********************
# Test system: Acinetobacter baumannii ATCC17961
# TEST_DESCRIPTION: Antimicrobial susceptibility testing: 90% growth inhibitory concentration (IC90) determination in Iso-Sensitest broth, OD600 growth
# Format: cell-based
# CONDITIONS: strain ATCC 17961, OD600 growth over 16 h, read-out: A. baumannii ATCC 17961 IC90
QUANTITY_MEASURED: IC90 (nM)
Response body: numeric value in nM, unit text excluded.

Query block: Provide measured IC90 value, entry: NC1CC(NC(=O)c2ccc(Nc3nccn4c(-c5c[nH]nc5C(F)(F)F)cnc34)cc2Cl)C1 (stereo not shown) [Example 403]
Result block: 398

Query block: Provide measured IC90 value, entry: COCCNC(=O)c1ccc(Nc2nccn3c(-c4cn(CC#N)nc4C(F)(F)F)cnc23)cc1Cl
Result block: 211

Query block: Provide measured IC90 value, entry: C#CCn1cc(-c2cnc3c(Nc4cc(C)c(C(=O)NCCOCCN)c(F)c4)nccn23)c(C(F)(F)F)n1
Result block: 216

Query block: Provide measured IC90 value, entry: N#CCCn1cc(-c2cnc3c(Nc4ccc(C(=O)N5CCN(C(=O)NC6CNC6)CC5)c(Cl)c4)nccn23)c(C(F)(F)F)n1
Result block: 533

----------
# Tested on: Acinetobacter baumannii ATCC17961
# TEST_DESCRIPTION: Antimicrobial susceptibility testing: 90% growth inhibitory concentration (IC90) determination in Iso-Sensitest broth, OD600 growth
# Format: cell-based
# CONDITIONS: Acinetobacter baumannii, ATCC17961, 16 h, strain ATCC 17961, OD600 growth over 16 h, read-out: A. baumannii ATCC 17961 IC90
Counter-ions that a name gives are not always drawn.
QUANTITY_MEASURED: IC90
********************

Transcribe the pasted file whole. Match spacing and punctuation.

# Test system: Acinetobacter baumannii ATCC17961
# TEST_DESCRIPTION: Antimicrobial susceptibility testing: 90% growth inhibitory concentration (IC90) determination in Iso-Sensitest broth, OD600 growth
# Format: cell-based
# CONDITIONS: strain ATCC 17961, OD600 growth over 16 h, read-out: A. baumannii ATCC 17961 IC90
QUANTITY_MEASURED: IC90 (nM)
Response body: numeric value in nM, unit text excluded.

Query block: Provide measured IC90 value, entry: NC1CC(NC(=O)c2ccc(Nc3nccn4c(-c5c[nH]nc5C(F)(F)F)cnc34)cc2Cl)C1 (stereo not shown) [Example 403]
Result block: 398

Query block: Provide measured IC90 value, entry: COCCNC(=O)c1ccc(Nc2nccn3c(-c4cn(CC#N)nc4C(F)(F)F)cnc23)cc1Cl
Result block: 211

Query block: Provide measured IC90 value, entry: C#CCn1cc(-c2cnc3c(Nc4cc(C)c(C(=O)NCCOCCN)c(F)c4)nccn23)c(C(F)(F)F)n1
Result block: 216

Query block: Provide measured IC90 value, entry: N#CCCn1cc(-c2cnc3c(Nc4ccc(C(=O)N5CCN(C(=O)NC6CNC6)CC5)c(Cl)c4)nccn23)c(C(F)(F)F)n1
Result block: 533

----------
# Tested on: Acinetobacter baumannii ATCC17961
# TEST_DESCRIPTION: Antimicrobial susceptibility testing: 90% growth inhibitory concentration (IC90) determination in Iso-Sensitest broth, OD600 growth
# Format: cell-based
# CONDITIONS: Acinetobacter baumannii, ATCC17961, 16 h, strain ATCC 17961, OD600 growth over 16 h, read-out: A. baumannii ATCC 17961 IC90
Counter-ions that a name gives are not always drawn.
QUANTITY_MEASURED: IC90